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I've been trying to figure out the best way to handle local database access in my android applications. I had been creating a database connection object in each activity but this seems like a really inefficient way to do things. Doing some research I stumbled onto this discussion. Using a Service seems like a great way to do things, but I am having trouble getting it working. Here is what I have:

SERVICE:

public class DBservice extends Service {
    private final static String TAG = "net.iamcorbin.frolfcard";
    public DBconn db;

    private DBbinder mDatabaseBinder = new DBbinder();

    @Override
    public void onCreate() {
        super.onCreate();
        Log.d(TAG,"DBservice : onCreate");
        mDatabaseBinder.mDatabaseService = this;
        this.db = new DBconn(getApplicationContext());
        this.db.open();
    }

    @Override
    public IBinder onBind(Intent intent) {
        Log.d(TAG,"DBservice : onBind");
        return mDatabaseBinder;
    }

    @Override
    public int onStartCommand(Intent intent, int flags, int startID) {
        Log.d(TAG,"DBservice : onStartCommand");
        return Service.START_STICKY;
    }

    @Override
    public void onDestroy() {
        super.onDestroy();
        Log.d(TAG,"DBservice : onDestroy");
        mDatabaseBinder.mDatabaseService = null;
        this.db.close();
    }
}

BINDER:

public class DBbinder extends Binder {

    public DBservice mDatabaseService;

    public DBconn getDB() {
        return mDatabaseService.db;
    }
}

SERVICE CONNECTION:

public class DBserviceConn implements ServiceConnection {
    private final static String TAG = "net.iamcorbin.frolfcard";

    DBbinder mBinder;

    public DBserviceConn(DBbinder binder) {
        Log.d(TAG,"DBseviceConn : Constructor");
        this.mBinder = binder;
    }

    public void onServiceConnected(ComponentName className, IBinder binder) {
        Log.d(TAG,"DBseviceConn : OnServiceConnected");
        this.mBinder = (DBbinder) binder;
    }

    public void onServiceDisconnected(ComponentName arg0) {
        Log.d(TAG,"DBseviceConn : OnServiceDisconnected");
    }

}

ACCESSING:

private DBbinder dbBinder;
private DBserviceConn dbServiceConn;

//In onCreate() for Activity that wants to access database
//Setup DB Service Connection and Binder
this.dbServiceConn = new DBserviceConn(this.dbBinder);
final Intent i_DBservice = new Intent(PickGame.this, DBservice.class);
//bind DB Service
this.bindService(i_DBservice, this.dbServiceConn, BIND_AUTO_CREATE);

This executes without throwing any errors but when I try and use the database with:

this.dbServiceConn.mBinder.mDatabaseService.db.queryPlayers();

it throws a NullPointerException. From reading the discussion(linked above) I'm assuming that this is because the database just isn't open yet because I'm doing the query in onCreate immediately after bindService. I need to use the database to populate a ListView though.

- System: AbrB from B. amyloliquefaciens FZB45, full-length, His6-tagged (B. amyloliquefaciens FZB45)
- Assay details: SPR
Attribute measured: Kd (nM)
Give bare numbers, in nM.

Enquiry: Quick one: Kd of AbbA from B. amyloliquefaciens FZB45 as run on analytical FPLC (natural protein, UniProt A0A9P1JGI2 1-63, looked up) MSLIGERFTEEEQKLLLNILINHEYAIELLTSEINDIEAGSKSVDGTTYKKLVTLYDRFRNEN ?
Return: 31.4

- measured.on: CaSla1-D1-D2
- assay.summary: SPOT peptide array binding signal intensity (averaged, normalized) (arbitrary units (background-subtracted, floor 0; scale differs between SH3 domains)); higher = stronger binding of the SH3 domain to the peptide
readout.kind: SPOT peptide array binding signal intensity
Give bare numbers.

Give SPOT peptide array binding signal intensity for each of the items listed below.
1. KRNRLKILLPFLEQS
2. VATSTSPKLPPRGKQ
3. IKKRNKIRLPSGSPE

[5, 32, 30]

So the question is
1. Am I creating the service, binder, and service connection properly?
2. If so, how do I go about creating the callback to populate the ListView once the Service is started, bound, and the database opened?

share|improve this question
1  
Why don't you hold the reference in the Application object, that is available to all activities. –  Pentium10 Aug 8 '10 at 12:24
    
I was actually just thinking about that this morning. Would I still create the service as above and just start it and bind it in my application object? –  Corbin Tarrant Aug 8 '10 at 20:17
    
A Singleton Class with a static variable is also an option. –  st0le Aug 9 '10 at 5:42
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1 Answer

up vote 9 down vote accepted

Wow, that's a lot easier. I removed the service and just handle the database connection in the application object.

APPLICATION:

public class App extends Application {
    public DBconn db;

    @Override
    public void onCreate() {
        super.onCreate();

        this.db = new DBconn(getApplicationContext());
        this.db.open();
    }

    @Override
    public void onTerminate() {
        this.db.close();
        super.onTerminate();
    }
}

ACCESS:

this.app = ((App)getApplicationContext());

this.lv_players_c = this.app.db.queryPlayers();

Thanks Pentium10. I would still like to know if this is the most efficient way to handle the connection though. Is it fine to leave the database connection open for the duration of the Application lifecycle? Or would it be better to open and close the database whenever I need to use it in an Activity?

Any other suggestions or confirmation of using this method would be great.

share|improve this answer
    
The official docs state that you can't rely on your application being shut down correct. This means that all writing should be done in the onPause method as the latest point in you lifecycle. There are no other problems I can think of with having an open connection the the database all the time. –  Janusz Aug 9 '10 at 7:27
    
I went with the same solution and it seems to be working great. –  taer Aug 14 '10 at 16:02
1  
Isn't onTerminate() for use in emulated process environments only? –  yozh Jan 3 '12 at 21:05
    
This answer is incorrect. onTerminate will never be called on a production android device according to the documentation! developer.android.com/reference/android/app/… –  Neil Aug 6 '13 at 23:28
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